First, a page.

So, now that I’m a morning person, I got up early today and spent some time in adoration before the Blessed Sacrament, attended Mass, and then joined my son at the farmers market to shop for our Sabbath meal. Such a beautiful way to spend the weekend!


Pondering Faith

“[Faith is] the act of the intellect assenting to a Divine truth owing to the movement of the will, which is itself moved by the grace of God.”

Saint Thomas Aquinas

Faith is one of the topics for this week’s RCIA meeting (Faith/Prayer and Journaling). Once again, I turned to Fr. Robert Barron for insight. I find his easygoing, “just sitting around chatting” videos quite approachable, and at the same time challenging and, for a newbie like me, packed with information.

In the above linked video, he compares the Catholic idea of faith in God (i.e. employing one’s reason and then taking the step of faith) to how people normally interact with others. If we find someone interesting, we may decide to study him, observe him from afar, ask mutual friends about him, do a little research into who he is… but all that will only take us so far. To really get to know him, we must finally actually approach the person, let him speak, and learn from the person himself who he is, his thoughts and feelings, his wishes. Only then can we really know the person, can that person reveal things that we never could have learned from an objective, analytical inquiry.

Then you have to decide if you’re going to believe what the person has revealed to you once you’ve let him speak. Do you trust that person? And that final step is the step of faith.

This analogy is apt because, as Fr. Barron points out, the claim of the Bible is that God is a Person (the supreme Person) who has chosen to speak, to reveal himself to mankind.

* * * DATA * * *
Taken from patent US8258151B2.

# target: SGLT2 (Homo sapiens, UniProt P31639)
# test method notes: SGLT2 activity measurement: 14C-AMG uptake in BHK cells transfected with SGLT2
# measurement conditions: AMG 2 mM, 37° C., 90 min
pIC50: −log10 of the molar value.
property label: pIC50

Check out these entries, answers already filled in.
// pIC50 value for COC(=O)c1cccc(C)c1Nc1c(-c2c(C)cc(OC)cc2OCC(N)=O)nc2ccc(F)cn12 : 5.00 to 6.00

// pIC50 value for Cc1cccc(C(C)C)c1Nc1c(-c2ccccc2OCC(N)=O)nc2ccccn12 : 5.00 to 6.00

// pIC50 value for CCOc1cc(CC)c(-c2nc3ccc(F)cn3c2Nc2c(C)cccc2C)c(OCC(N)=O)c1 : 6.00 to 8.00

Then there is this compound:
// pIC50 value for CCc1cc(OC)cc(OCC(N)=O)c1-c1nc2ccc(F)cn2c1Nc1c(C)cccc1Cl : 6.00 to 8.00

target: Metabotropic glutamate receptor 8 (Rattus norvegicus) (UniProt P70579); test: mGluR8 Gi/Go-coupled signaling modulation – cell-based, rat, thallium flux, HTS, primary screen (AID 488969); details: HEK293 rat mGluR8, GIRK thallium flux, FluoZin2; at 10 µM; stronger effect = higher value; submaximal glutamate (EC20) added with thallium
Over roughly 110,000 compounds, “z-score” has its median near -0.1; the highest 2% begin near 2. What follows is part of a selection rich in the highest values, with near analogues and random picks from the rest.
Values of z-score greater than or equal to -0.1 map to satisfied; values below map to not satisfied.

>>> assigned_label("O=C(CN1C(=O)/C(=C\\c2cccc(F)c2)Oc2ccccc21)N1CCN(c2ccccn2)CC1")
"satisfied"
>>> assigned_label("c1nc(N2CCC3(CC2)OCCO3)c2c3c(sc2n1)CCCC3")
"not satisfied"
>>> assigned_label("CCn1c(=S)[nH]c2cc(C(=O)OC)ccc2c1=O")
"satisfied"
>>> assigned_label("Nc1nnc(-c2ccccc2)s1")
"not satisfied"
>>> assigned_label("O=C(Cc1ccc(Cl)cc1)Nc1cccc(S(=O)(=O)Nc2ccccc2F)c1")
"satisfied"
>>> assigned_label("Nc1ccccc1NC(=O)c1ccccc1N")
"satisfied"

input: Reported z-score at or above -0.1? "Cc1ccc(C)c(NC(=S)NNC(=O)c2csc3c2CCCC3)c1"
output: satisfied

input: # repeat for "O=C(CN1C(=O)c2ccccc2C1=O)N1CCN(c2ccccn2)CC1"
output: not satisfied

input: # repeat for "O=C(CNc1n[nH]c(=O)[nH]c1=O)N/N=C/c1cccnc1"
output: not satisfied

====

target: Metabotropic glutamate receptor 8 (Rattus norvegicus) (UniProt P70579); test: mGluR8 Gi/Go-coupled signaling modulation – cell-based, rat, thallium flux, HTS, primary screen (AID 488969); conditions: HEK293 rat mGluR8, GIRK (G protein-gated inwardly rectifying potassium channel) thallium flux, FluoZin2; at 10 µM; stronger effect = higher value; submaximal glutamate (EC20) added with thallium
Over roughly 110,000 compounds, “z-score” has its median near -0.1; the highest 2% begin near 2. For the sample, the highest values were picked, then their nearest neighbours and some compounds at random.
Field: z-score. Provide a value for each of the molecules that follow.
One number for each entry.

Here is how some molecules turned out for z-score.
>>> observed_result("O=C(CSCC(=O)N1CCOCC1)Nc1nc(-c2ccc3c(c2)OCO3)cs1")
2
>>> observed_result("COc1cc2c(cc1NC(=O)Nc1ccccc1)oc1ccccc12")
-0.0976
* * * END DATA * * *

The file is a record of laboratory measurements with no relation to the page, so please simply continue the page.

We can’t know the heart of God until God decides to speak. At which point I have to say, ‘Okay, do I trust Him or not?’ What’s faith? Faith, for us, is that moment of trust, when I say, ‘Yes. I accept the truth of the God who speaks.’

Fr. Barron

So, this is the “intellect assenting to a Divine truth” in the Aquinas quote above. And this assent is “owing to the movement of the will”, a decision to trust and accept God’s Word, his voice speaking to us.

But what about that last bit, “which is itself moved by the grace of God”? To further Fr. Barron’s analogy a bit, this grace would be God moving first. In the analogy above, the person makes the first move by becoming interested in the other party, and doing some research on him, before finally approaching him and letting him speak. But in our relationship with God, we show interest in learning about God and approaching him due to his grace moving in us, prompting us, kind of nudging us.

Does that negate our free will? I don’t think so, because certainly a person can ignore the prompting and nudging, and I guess eventually (sadly) it’ll stop…

We can choose to respond as if our free will is a seed or a stone. We can allow God’s grace to open us to his call, to nourish us like water and sunlight and fertile soil, or we can harden ourselves so that nothing he says or does can entire in.


But what astonishes me is that God would choose to speak to mankind at all, reveal himself at all. Why? Amazing. That something so huge, beyond comprehension, as the Creator would also choose to be personal, to actually speak to each one of us, to love us. And yet still remain so completely Other, beyond everything we know. So very strange and beautiful…